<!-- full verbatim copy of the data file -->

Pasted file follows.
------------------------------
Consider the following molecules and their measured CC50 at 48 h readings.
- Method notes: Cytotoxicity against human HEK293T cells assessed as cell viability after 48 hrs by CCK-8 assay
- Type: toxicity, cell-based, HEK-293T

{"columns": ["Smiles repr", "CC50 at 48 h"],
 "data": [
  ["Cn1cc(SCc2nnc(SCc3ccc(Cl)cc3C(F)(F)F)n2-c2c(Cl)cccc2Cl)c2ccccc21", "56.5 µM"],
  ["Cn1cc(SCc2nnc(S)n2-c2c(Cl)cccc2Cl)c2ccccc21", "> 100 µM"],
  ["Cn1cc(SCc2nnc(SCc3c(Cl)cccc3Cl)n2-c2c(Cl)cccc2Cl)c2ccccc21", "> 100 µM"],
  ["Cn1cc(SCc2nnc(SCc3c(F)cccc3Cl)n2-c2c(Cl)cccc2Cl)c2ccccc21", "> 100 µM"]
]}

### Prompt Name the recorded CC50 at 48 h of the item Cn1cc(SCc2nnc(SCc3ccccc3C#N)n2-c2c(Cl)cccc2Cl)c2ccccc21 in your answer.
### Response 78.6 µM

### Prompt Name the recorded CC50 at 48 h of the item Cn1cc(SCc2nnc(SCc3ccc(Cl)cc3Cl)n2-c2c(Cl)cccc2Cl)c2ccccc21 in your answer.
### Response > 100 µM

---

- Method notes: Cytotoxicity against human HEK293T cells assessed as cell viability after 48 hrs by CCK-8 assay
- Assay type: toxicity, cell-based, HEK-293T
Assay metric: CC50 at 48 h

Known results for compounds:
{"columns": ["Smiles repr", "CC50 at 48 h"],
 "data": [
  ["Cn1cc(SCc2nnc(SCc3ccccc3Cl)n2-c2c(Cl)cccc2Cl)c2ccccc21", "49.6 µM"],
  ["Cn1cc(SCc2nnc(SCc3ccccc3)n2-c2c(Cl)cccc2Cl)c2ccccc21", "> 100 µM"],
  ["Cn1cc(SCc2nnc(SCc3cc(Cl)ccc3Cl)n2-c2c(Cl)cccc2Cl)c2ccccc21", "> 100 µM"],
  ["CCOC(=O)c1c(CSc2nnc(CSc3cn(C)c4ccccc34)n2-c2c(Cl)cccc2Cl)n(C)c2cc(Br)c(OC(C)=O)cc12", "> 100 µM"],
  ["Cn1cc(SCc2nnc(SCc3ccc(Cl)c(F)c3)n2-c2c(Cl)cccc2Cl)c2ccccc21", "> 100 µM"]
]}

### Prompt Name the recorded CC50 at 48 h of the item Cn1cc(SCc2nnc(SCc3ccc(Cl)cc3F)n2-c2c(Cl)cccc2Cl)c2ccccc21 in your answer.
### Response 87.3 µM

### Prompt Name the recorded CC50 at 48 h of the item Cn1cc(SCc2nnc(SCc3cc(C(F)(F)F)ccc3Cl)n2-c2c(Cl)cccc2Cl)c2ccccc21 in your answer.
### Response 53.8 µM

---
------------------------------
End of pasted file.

Consider the following molecules and their measured CC50 at 48 h readings.
- Method notes: Cytotoxicity against human HEK293T cells assessed as cell viability after 48 hrs by CCK-8 assay
- Type: toxicity, cell-based, HEK-293T

{"columns": ["Smiles repr", "CC50 at 48 h"],
 "data": [
  ["Cn1cc(SCc2nnc(SCc3ccc(Cl)cc3C(F)(F)F)n2-c2c(Cl)cccc2Cl)c2ccccc21", "56.5 µM"],
  ["Cn1cc(SCc2nnc(S)n2-c2c(Cl)cccc2Cl)c2ccccc21", "> 100 µM"],
  ["Cn1cc(SCc2nnc(SCc3c(Cl)cccc3Cl)n2-c2c(Cl)cccc2Cl)c2ccccc21", "> 100 µM"],
  ["Cn1cc(SCc2nnc(SCc3c(F)cccc3Cl)n2-c2c(Cl)cccc2Cl)c2ccccc21", "> 100 µM"]
]}

### Prompt Name the recorded CC50 at 48 h of the item Cn1cc(SCc2nnc(SCc3ccccc3C#N)n2-c2c(Cl)cccc2Cl)c2ccccc21 in your answer.
### Response 78.6 µM

### Prompt Name the recorded CC50 at 48 h of the item Cn1cc(SCc2nnc(SCc3ccc(Cl)cc3Cl)n2-c2c(Cl)cccc2Cl)c2ccccc21 in your answer.
### Response > 100 µM

---

- Method notes: Cytotoxicity against human HEK293T cells assessed as cell viability after 48 hrs by CCK-8 assay
- Assay type: toxicity, cell-based, HEK-293T
Assay metric: CC50 at 48 h

Known results for compounds:
{"columns": ["Smiles repr", "CC50 at 48 h"],
 "data": [
  ["Cn1cc(SCc2nnc(SCc3ccccc3Cl)n2-c2c(Cl)cccc2Cl)c2ccccc21", "49.6 µM"],
  ["Cn1cc(SCc2nnc(SCc3ccccc3)n2-c2c(Cl)cccc2Cl)c2ccccc21", "> 100 µM"],
  ["Cn1cc(SCc2nnc(SCc3cc(Cl)ccc3Cl)n2-c2c(Cl)cccc2Cl)c2ccccc21", "> 100 µM"],
  ["CCOC(=O)c1c(CSc2nnc(CSc3cn(C)c4ccccc34)n2-c2c(Cl)cccc2Cl)n(C)c2cc(Br)c(OC(C)=O)cc12", "> 100 µM"],
  ["Cn1cc(SCc2nnc(SCc3ccc(Cl)c(F)c3)n2-c2c(Cl)cccc2Cl)c2ccccc21", "> 100 µM"]
]}

### Prompt Name the recorded CC50 at 48 h of the item Cn1cc(SCc2nnc(SCc3ccc(Cl)cc3F)n2-c2c(Cl)cccc2Cl)c2ccccc21 in your answer.
### Response 87.3 µM

### Prompt Name the recorded CC50 at 48 h of the item Cn1cc(SCc2nnc(SCc3cc(C(F)(F)F)ccc3Cl)n2-c2c(Cl)cccc2Cl)c2ccccc21 in your answer.
### Response 53.8 µM

---